Nothing like a federal investigation to get the election kicked into high gear. Even if it appears to only be a one day long investigation that never really WAS an investigation to begin with.
The Baker campaign said they had ‘clear evidence’ that Smith’s campaign was ‘violating federal law by shaking down tribal employees for money.’ In an email blast, Bakers campaign said Smith’s actions were ‘not only wrong, but illegal.’
Baker attached a letter that he says three Cherokee Nation employees high up in the health department sent to other health group employees. The letter spends a lot of time talking about how awesome the health group is, a paragraph or so talking about registering to vote in the election, etc. and a few sentences on giving to Smith’s campaign, asking ‘health professionals’ to give ‘$500-$1000’ to Smith’s campaign. Baker claims this is a violation of something called the Hatch Act.
Smith’s campaign responds by saying the U.S. Attorney has already looked at this and said nothing illegal happened. Smith’s email includes comments from the Cherokee Nation Attorney General Hammons who said, “I was made aware of allegations by Bill John Baker's campaign that Cherokee Nation Health Services employees had violated the Hatch Act by campaigning for Chad Smith. I have spoken with the U. S. Attorney's Office for the Eastern District of Oklahoma and have been informed that there is no Hatch Act violation. That federal Act pertains to partisan campaign actions by federal employees. The employees are not federal employees and a tribal election is not a partisan election.” (click link for full story)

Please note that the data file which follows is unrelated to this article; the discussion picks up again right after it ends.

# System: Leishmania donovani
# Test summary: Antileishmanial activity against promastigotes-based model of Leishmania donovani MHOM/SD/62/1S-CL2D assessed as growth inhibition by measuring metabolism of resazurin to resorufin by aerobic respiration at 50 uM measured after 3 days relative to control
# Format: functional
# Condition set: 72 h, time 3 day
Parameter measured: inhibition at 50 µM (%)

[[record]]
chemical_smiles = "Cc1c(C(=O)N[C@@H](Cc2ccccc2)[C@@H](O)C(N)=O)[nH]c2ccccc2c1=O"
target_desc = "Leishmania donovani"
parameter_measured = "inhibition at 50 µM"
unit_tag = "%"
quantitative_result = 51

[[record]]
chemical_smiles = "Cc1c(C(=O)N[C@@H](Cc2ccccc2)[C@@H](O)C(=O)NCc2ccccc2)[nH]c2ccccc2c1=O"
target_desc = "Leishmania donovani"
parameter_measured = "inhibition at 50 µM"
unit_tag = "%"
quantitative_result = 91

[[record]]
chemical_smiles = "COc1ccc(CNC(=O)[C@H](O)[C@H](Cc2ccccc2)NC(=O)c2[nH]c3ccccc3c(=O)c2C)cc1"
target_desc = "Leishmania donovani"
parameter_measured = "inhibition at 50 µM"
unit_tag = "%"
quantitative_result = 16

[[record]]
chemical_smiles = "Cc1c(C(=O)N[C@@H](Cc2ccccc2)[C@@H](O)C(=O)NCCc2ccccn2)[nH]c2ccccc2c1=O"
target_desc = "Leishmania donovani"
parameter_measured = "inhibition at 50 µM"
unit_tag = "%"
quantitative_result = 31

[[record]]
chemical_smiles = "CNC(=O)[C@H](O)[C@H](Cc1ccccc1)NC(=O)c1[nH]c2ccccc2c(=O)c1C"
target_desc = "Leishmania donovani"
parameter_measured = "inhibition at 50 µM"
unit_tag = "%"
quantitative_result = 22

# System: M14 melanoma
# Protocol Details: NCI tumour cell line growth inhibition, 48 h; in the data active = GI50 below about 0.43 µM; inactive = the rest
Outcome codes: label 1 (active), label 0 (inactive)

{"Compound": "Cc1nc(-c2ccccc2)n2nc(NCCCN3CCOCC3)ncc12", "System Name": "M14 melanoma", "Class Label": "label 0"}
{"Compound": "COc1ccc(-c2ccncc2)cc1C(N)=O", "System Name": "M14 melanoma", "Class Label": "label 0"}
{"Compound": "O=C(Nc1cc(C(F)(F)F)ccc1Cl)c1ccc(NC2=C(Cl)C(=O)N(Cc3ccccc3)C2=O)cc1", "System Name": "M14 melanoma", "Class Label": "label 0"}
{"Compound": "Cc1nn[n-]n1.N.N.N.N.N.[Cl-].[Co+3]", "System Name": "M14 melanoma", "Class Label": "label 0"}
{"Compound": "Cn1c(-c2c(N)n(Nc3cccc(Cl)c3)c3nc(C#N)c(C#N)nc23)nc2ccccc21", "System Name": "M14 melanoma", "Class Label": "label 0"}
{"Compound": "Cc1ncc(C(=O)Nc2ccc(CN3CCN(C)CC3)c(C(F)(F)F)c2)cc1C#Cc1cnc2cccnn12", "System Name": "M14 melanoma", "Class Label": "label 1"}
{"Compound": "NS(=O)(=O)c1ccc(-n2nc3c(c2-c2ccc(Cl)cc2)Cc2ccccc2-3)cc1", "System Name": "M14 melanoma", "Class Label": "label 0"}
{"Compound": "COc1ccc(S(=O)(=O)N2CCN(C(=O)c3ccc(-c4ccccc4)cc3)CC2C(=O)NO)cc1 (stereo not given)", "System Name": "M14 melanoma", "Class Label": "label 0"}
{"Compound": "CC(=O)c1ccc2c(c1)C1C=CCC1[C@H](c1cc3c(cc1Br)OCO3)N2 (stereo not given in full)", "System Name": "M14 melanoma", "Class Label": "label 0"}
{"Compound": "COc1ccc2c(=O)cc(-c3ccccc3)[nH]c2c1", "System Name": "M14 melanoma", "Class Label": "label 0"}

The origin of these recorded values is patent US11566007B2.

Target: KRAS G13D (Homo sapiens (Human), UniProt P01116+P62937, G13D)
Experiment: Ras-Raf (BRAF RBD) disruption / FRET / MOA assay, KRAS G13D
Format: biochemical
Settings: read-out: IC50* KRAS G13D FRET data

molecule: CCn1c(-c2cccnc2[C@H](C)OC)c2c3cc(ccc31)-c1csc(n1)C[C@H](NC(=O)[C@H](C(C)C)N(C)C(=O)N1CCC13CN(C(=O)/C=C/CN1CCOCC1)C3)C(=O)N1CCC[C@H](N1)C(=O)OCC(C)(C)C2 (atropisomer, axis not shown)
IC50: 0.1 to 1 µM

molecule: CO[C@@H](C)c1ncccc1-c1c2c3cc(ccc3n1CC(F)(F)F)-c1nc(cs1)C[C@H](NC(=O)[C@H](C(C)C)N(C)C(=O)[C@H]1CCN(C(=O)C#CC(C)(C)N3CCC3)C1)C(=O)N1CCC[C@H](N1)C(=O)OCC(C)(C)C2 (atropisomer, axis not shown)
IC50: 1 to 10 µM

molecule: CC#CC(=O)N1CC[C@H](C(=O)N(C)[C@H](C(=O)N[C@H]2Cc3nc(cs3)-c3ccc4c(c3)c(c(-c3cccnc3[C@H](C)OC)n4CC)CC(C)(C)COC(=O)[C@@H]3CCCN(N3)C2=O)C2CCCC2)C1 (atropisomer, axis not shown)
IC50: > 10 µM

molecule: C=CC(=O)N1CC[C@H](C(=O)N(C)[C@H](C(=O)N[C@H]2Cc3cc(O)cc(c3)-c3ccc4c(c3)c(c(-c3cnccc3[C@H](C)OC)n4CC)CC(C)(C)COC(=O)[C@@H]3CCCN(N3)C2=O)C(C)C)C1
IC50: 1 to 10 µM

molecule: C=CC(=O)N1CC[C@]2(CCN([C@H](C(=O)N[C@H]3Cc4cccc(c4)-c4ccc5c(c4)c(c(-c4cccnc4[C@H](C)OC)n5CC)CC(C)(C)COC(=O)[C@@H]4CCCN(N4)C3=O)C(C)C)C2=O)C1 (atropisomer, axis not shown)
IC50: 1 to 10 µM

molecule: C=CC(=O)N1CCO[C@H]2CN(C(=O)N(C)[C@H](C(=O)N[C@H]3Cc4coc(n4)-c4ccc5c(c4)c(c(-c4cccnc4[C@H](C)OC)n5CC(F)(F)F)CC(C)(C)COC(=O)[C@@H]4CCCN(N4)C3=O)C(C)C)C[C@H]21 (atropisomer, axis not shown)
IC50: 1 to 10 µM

This can hardly be the first time in the history of Cherokee elections that employees have been asked to donate money to candidates. It is the first time anyone thought it was a violation of federal law, and the feds have said, no, that’s not the case. We assume Baker doesn’t think this is a violation of tribal law, or he would have said so.
It’s amazing how much time is being spent on who is giving to whom, but those are a lot of the questions we are getting at Cherokee Truth.
In this case, Baker immediately got an answer to a legal question he raised. Hopefully, from here on out, he’ll use the truth to educate Cherokee voters. Maybe he doesn’t like employees supporting Smith, but he shouldn’t accuse them of breaking the law if they haven’t done so. Maybe that one-day "investigation" will be the end of it, but for some reason we don’t think so.